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LD-203: What Lobbyists Must Report. 1 Mandatory Semi-Annual Reports  All registered lobbyists must file  That filing must be done electronically  Each.

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Presentation on theme: "LD-203: What Lobbyists Must Report. 1 Mandatory Semi-Annual Reports  All registered lobbyists must file  That filing must be done electronically  Each."— Presentation transcript:

1 LD-203: What Lobbyists Must Report

2 1 Mandatory Semi-Annual Reports  All registered lobbyists must file  That filing must be done electronically  Each lobbyist needs electronic ID from House/Senate (go to – Don’t wait until 7/31!  Must use form LD-203  Failure to report – or failure to correct a defective filing – can result in civil fine up to $200,000  Knowingly failing to comply with requirements can result in a criminal fine and/or up to 5 years imprisonment

3 2 LD-203 covers last 6 months and requires:  Lobbyist’s name & employer  List of all political committees established/controlled by lobbyist  Firm PAC board members should list the firm PAC  All federal campaign contributions of $200 or more (includes candidate committees, leadership PACs, and party committees)  Date  Recipient  Amount

4 3 LD-203 Contents Continued:  In addition, lobbyists must disclose the date, recipient and amount contributed to:  Any event honoring/recognizing Congressional or executive branch official, e.g. USCHS dinners for committee members; award dinners  Even non-federal fundraisers may fit within definition (e.g., J-J Dinner With Special Guest Sen. Barack Obama)  Any entity named for Congressional or executive branch official, e.g. Nancy Pelosi Institute of Politics  Any entity established/financed/maintained/controlled/designated by Congressional or executive branch official, e.g., contribution to CBC Foundation; favorite charity of Member in lieu of honorarium  Pay costs of meeting/event held by/in name of Congressional or executive branch official, e.g., Tip O’Neill Annual Charity Golf Tournament; dinner program lists “honored” Congressional guests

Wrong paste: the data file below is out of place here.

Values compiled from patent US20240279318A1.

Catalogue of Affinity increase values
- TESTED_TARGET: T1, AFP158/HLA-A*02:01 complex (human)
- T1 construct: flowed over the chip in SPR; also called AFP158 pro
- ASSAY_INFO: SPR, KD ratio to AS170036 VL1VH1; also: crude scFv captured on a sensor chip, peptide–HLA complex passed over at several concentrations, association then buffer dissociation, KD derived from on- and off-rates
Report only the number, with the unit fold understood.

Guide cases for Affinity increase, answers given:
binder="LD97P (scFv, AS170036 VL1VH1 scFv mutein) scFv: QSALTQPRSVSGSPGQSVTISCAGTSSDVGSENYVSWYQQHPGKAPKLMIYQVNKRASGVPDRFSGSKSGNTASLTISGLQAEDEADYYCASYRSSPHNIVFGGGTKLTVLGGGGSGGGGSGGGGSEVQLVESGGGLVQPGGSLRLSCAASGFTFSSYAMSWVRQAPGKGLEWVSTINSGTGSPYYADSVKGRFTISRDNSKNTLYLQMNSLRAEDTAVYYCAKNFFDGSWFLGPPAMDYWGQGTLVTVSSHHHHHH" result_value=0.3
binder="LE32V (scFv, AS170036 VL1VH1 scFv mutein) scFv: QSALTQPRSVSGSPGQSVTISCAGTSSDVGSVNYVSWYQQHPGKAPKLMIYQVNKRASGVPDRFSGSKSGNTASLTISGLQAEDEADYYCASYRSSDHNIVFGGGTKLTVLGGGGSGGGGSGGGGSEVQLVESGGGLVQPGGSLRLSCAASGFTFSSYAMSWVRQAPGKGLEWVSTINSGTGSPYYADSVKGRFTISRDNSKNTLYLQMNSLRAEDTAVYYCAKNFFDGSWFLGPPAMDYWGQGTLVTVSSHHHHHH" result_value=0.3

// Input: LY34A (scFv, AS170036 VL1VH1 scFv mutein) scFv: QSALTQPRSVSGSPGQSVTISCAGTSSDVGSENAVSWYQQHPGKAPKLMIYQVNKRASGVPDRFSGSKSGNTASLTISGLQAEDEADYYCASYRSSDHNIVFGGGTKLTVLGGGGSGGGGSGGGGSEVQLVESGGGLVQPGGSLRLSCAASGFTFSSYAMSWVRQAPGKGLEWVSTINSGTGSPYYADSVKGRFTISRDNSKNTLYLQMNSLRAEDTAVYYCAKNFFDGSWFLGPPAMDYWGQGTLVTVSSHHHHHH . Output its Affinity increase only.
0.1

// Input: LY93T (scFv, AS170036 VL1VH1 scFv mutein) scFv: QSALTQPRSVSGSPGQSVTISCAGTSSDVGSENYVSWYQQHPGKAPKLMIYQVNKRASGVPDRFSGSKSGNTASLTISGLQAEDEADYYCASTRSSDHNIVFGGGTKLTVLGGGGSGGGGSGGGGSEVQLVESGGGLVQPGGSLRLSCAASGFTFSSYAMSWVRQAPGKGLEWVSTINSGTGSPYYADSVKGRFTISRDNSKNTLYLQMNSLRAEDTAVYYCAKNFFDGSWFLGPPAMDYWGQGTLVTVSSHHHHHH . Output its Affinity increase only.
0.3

5 4 LD-203 Contents Continued:  Date and amount of any contribution of $200 or more to presidential inaugural committee or presidential library foundation  AND a certification that lobbyist – “has read and is familiar with” House and Senate travel/gift rules and “has not provided, requested, or directed a gift, including travel, to a Member of Congress or an officer or employee of either House of Congress with knowledge that receipt would violate” those rules

6 5 Examples  Example 1: In State A, a group of constituents involved in widget manufacturing decide to honor Senator “S” and Representative “R” with “Widget Manufacturing Legislative Leaders of 2008” plaques. Registrant “L” knows that “S” has checked with the Senate Select Committee on Ethics regarding her ability to accept the award and attend the coffee, and “R” has checked with the House Committee on Standards of Official Conduct. “L” pays caterer “Z” $500 and Hotel “H” $200 to partially fund the event. “L” would report that it paid $500 to “Z” and $200 to “H” on November 20, 2008, for the purpose of an event to honor or recognize “S” and “R” with the plaques.